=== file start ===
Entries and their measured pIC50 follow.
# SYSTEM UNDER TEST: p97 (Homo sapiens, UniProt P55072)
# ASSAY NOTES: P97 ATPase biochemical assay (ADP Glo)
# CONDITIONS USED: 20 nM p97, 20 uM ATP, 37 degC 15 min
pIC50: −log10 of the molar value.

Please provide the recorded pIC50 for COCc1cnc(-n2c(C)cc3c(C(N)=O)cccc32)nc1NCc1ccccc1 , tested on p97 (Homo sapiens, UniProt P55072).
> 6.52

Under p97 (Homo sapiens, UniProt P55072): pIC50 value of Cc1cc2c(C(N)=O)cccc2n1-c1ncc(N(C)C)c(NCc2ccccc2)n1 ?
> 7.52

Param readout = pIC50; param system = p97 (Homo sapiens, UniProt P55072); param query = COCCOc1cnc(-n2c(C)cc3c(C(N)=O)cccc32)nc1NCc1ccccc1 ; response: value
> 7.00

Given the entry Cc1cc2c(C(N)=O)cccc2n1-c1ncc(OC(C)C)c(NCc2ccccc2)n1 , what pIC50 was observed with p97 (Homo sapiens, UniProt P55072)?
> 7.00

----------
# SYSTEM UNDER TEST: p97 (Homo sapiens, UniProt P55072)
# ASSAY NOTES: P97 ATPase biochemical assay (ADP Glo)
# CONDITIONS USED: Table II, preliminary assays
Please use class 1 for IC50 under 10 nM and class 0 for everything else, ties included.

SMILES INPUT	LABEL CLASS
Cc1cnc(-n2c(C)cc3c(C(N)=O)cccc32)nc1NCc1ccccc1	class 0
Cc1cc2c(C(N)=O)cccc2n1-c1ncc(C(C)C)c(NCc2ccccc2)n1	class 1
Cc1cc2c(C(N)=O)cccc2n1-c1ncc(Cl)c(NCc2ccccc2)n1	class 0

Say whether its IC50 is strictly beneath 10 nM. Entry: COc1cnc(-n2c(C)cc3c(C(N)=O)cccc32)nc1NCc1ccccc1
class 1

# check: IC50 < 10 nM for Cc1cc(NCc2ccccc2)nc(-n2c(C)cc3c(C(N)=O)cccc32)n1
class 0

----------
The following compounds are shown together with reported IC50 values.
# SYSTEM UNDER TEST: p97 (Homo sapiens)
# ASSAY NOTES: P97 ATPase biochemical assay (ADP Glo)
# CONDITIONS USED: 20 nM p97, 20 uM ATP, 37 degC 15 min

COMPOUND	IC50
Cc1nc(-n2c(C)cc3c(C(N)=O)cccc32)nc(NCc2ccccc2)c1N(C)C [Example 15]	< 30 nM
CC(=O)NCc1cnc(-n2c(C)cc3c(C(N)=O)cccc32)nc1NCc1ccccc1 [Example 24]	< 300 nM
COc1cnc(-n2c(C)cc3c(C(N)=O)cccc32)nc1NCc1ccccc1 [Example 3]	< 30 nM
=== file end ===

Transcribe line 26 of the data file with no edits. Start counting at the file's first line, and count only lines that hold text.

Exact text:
class 0